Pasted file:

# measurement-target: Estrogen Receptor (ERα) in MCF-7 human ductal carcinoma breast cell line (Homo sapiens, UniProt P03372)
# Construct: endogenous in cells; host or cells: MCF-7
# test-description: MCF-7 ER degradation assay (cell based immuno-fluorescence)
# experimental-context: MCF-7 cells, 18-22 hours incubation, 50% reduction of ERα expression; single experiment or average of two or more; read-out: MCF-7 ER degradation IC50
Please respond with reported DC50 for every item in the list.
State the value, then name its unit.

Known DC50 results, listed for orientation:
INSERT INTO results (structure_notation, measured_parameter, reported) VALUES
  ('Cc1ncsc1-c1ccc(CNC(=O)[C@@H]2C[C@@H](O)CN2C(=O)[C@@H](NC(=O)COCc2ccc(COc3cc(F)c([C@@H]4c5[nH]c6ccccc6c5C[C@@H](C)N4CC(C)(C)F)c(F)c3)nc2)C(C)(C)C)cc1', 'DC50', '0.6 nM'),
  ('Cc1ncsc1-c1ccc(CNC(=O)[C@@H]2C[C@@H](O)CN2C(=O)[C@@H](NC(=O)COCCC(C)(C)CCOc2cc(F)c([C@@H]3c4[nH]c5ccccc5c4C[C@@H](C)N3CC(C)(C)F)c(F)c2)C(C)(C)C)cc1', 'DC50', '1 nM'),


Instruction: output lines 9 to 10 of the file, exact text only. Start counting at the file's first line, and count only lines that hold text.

  ('Cc1ncsc1-c1ccc(CNC(=O)[C@@H]2C[C@@H](O)CN2C(=O)[C@@H](NC(=O)COCc2ccc(COc3cc(F)c([C@@H]4c5[nH]c6ccccc6c5C[C@@H](C)N4CC(C)(C)F)c(F)c3)nc2)C(C)(C)C)cc1', 'DC50', '0.6 nM'),
  ('Cc1ncsc1-c1ccc(CNC(=O)[C@@H]2C[C@@H](O)CN2C(=O)[C@@H](NC(=O)COCCC(C)(C)CCOc2cc(F)c([C@@H]3c4[nH]c5ccccc5c4C[C@@H](C)N3CC(C)(C)F)c(F)c2)C(C)(C)C)cc1', 'DC50', '1 nM'),